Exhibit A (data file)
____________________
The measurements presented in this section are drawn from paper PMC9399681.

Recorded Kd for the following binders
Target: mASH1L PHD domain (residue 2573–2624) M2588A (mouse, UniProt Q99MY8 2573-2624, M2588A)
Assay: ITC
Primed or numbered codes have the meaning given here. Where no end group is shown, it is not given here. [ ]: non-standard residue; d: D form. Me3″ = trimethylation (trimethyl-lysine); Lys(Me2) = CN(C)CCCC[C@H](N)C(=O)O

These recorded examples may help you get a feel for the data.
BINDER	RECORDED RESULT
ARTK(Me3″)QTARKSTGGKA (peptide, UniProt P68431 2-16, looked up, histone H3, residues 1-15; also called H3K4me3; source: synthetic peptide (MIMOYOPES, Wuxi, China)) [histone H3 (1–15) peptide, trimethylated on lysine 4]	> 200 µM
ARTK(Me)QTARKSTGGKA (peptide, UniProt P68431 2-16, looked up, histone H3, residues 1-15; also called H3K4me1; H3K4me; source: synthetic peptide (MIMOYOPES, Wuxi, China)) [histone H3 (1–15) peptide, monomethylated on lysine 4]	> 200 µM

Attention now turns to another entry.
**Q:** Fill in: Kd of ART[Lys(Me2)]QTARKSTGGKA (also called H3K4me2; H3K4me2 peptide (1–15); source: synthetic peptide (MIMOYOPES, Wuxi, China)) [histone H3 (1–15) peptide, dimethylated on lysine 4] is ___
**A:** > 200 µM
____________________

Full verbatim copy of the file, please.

The measurements presented in this section are drawn from paper PMC9399681.

Recorded Kd for the following binders
Target: mASH1L PHD domain (residue 2573–2624) M2588A (mouse, UniProt Q99MY8 2573-2624, M2588A)
Assay: ITC
Primed or numbered codes have the meaning given here. Where no end group is shown, it is not given here. [ ]: non-standard residue; d: D form. Me3″ = trimethylation (trimethyl-lysine); Lys(Me2) = CN(C)CCCC[C@H](N)C(=O)O

These recorded examples may help you get a feel for the data.
BINDER	RECORDED RESULT
ARTK(Me3″)QTARKSTGGKA (peptide, UniProt P68431 2-16, looked up, histone H3, residues 1-15; also called H3K4me3; source: synthetic peptide (MIMOYOPES, Wuxi, China)) [histone H3 (1–15) peptide, trimethylated on lysine 4]	> 200 µM
ARTK(Me)QTARKSTGGKA (peptide, UniProt P68431 2-16, looked up, histone H3, residues 1-15; also called H3K4me1; H3K4me; source: synthetic peptide (MIMOYOPES, Wuxi, China)) [histone H3 (1–15) peptide, monomethylated on lysine 4]	> 200 µM

Attention now turns to another entry.
**Q:** Fill in: Kd of ART[Lys(Me2)]QTARKSTGGKA (also called H3K4me2; H3K4me2 peptide (1–15); source: synthetic peptide (MIMOYOPES, Wuxi, China)) [histone H3 (1–15) peptide, dimethylated on lysine 4] is ___
**A:** > 200 µM